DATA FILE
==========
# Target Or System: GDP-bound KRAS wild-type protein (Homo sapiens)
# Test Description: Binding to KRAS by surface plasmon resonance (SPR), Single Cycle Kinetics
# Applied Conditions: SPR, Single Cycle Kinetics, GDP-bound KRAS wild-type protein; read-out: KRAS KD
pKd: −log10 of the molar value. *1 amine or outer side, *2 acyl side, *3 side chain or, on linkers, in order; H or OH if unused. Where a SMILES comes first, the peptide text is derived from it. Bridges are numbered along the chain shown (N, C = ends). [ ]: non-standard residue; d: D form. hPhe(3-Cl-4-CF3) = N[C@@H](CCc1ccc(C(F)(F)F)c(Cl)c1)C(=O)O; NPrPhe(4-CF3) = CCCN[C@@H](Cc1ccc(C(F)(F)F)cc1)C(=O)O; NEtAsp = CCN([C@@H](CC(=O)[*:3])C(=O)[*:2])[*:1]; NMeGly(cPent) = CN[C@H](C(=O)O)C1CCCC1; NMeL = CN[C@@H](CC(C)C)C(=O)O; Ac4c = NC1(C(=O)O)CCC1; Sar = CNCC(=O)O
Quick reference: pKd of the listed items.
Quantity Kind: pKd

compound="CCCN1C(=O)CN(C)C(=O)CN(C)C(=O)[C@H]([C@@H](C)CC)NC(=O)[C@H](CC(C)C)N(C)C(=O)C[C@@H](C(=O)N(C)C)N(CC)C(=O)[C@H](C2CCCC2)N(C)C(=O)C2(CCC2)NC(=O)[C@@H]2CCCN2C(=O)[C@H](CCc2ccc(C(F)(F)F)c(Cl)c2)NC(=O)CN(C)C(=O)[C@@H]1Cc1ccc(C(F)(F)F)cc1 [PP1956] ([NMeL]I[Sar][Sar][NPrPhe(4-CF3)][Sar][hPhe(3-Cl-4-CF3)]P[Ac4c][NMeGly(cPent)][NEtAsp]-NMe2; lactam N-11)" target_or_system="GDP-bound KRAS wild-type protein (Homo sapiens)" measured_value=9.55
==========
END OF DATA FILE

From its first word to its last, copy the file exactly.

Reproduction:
# Target Or System: GDP-bound KRAS wild-type protein (Homo sapiens)
# Test Description: Binding to KRAS by surface plasmon resonance (SPR), Single Cycle Kinetics
# Applied Conditions: SPR, Single Cycle Kinetics, GDP-bound KRAS wild-type protein; read-out: KRAS KD
pKd: −log10 of the molar value. *1 amine or outer side, *2 acyl side, *3 side chain or, on linkers, in order; H or OH if unused. Where a SMILES comes first, the peptide text is derived from it. Bridges are numbered along the chain shown (N, C = ends). [ ]: non-standard residue; d: D form. hPhe(3-Cl-4-CF3) = N[C@@H](CCc1ccc(C(F)(F)F)c(Cl)c1)C(=O)O; NPrPhe(4-CF3) = CCCN[C@@H](Cc1ccc(C(F)(F)F)cc1)C(=O)O; NEtAsp = CCN([C@@H](CC(=O)[*:3])C(=O)[*:2])[*:1]; NMeGly(cPent) = CN[C@H](C(=O)O)C1CCCC1; NMeL = CN[C@@H](CC(C)C)C(=O)O; Ac4c = NC1(C(=O)O)CCC1; Sar = CNCC(=O)O
Quick reference: pKd of the listed items.
Quantity Kind: pKd

compound="CCCN1C(=O)CN(C)C(=O)CN(C)C(=O)[C@H]([C@@H](C)CC)NC(=O)[C@H](CC(C)C)N(C)C(=O)C[C@@H](C(=O)N(C)C)N(CC)C(=O)[C@H](C2CCCC2)N(C)C(=O)C2(CCC2)NC(=O)[C@@H]2CCCN2C(=O)[C@H](CCc2ccc(C(F)(F)F)c(Cl)c2)NC(=O)CN(C)C(=O)[C@@H]1Cc1ccc(C(F)(F)F)cc1 [PP1956] ([NMeL]I[Sar][Sar][NPrPhe(4-CF3)][Sar][hPhe(3-Cl-4-CF3)]P[Ac4c][NMeGly(cPent)][NEtAsp]-NMe2; lactam N-11)" target_or_system="GDP-bound KRAS wild-type protein (Homo sapiens)" measured_value=9.55